These systemic complications occurred more frequently in cases of RSE, and were associated with high mortality of endosulfan-related RSE. In the present case, various medical complications occurred including rhabdomyolysis, renal failure, abnormal cardiac function, aspiration pneumonia, ischemic colitis, and pulmonary edema. These complications were presumably induced by the prolonged seizures, hemodynamic instability and administration of various AED, including IV anesthetic agents as well as directly by the toxicity of endosulfan. This strengthens the importance of general medical management in endosulfan poisoning. Although the patient of the present case showed marked neurological recovery signs such as displaying eye contact and simple obey commands, he did not survive because of other health issues including hepatotoxicity, nephrotoxicity, and ischemic colitis.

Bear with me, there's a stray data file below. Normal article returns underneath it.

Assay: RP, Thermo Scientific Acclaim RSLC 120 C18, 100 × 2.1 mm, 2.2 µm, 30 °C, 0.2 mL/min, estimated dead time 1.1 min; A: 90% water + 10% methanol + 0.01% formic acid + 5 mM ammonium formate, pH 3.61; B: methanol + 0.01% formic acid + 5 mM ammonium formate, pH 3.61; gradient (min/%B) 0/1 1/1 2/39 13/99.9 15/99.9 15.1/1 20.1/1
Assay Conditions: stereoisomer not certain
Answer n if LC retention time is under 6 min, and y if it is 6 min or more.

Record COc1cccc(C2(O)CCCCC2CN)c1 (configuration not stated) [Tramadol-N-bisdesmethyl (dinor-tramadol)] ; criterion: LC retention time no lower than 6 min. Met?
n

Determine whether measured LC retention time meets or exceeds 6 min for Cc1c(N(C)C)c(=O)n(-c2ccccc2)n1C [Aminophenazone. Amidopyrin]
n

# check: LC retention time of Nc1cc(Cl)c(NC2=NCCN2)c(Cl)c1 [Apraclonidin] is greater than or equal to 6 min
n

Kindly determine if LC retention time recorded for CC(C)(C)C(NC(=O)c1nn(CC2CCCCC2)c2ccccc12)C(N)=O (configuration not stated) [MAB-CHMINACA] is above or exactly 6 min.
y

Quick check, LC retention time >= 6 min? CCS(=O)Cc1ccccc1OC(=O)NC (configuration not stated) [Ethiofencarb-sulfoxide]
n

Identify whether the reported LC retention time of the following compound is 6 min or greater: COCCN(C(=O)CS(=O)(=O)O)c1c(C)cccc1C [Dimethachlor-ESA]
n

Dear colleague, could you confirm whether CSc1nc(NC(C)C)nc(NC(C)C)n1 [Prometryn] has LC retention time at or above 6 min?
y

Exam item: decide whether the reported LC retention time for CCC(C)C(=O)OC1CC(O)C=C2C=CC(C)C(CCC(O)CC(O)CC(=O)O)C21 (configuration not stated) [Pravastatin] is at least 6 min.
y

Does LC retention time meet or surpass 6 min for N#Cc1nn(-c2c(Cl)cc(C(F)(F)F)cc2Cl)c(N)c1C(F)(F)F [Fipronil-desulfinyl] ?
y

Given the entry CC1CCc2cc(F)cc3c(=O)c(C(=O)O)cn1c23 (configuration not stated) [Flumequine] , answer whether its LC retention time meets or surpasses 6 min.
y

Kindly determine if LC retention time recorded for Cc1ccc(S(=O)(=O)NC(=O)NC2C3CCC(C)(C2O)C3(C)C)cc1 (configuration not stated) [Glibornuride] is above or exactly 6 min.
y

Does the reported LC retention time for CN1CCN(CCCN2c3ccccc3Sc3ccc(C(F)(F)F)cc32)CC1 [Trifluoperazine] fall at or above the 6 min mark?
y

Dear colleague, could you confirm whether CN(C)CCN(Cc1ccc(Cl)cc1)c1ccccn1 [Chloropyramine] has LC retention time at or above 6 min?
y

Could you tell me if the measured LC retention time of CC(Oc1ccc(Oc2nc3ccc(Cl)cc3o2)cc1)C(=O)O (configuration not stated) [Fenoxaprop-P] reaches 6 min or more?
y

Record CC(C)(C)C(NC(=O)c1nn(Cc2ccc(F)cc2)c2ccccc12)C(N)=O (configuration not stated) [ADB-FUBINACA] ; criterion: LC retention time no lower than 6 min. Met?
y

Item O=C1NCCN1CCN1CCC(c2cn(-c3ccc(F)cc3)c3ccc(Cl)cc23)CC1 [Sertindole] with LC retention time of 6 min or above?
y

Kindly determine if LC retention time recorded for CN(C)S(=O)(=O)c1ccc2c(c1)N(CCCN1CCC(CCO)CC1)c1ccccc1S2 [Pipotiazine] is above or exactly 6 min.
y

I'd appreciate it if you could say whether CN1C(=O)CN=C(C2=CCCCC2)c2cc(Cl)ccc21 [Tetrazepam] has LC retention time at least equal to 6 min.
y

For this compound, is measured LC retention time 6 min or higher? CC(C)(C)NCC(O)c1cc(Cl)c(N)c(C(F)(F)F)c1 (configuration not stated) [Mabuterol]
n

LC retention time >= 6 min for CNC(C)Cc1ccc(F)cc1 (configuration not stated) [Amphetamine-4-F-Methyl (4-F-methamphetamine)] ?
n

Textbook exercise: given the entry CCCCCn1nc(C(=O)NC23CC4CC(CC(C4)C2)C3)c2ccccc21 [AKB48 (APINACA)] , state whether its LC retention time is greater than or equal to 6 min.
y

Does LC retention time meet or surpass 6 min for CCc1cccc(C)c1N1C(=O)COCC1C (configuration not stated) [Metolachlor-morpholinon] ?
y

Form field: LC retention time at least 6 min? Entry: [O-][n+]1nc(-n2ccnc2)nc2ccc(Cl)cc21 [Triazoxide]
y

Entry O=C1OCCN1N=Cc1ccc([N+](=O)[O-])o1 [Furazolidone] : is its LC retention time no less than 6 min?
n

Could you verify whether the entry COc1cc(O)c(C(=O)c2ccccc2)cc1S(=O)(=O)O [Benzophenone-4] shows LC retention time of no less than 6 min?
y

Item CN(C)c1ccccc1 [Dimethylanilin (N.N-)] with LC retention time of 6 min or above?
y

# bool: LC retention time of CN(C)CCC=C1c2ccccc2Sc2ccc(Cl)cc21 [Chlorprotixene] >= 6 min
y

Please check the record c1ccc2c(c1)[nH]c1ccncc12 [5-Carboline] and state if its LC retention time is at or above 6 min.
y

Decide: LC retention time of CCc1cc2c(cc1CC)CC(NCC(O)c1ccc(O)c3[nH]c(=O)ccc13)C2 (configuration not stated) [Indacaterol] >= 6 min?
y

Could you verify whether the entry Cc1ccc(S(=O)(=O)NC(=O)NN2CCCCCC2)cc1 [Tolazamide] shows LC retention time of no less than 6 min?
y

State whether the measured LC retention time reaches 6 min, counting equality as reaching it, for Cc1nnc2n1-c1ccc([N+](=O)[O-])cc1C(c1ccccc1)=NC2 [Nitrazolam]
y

Endosulfan was globally banned under the Stockholm Convention in May 2011 because of its threat to human health and the environment. Since 2011, agricultural chemical registration of endosulfan has been cancelled in South Korea. However, endosulfan poisoning still occurs due to stocks of endosulfan that existed prior to the implementation of the prohibition. One study reported admitting six cases of acute endosulfan poisoning in a single hospital between 2014 and 2016.4
In the present case, acute poisoning by endosulfan occurred in May 2017, implicating that clinicians should focus on the management of endosulfan intoxication even if it was phased out in the market.